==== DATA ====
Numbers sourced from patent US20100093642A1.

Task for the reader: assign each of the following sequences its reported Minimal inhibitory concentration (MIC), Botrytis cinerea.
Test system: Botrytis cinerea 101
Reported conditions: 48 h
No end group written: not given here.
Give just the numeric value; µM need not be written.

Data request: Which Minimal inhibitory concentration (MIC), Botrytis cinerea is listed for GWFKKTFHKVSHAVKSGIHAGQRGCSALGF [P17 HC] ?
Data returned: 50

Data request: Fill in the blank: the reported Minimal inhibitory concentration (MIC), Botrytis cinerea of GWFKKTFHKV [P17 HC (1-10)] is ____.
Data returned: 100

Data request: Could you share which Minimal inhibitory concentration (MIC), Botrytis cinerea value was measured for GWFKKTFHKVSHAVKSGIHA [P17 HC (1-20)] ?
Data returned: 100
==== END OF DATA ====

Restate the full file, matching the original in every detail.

Numbers sourced from patent US20100093642A1.

Task for the reader: assign each of the following sequences its reported Minimal inhibitory concentration (MIC), Botrytis cinerea.
Test system: Botrytis cinerea 101
Reported conditions: 48 h
No end group written: not given here.
Give just the numeric value; µM need not be written.

Data request: Which Minimal inhibitory concentration (MIC), Botrytis cinerea is listed for GWFKKTFHKVSHAVKSGIHAGQRGCSALGF [P17 HC] ?
Data returned: 50

Data request: Fill in the blank: the reported Minimal inhibitory concentration (MIC), Botrytis cinerea of GWFKKTFHKV [P17 HC (1-10)] is ____.
Data returned: 100

Data request: Could you share which Minimal inhibitory concentration (MIC), Botrytis cinerea value was measured for GWFKKTFHKVSHAVKSGIHA [P17 HC (1-20)] ?
Data returned: 100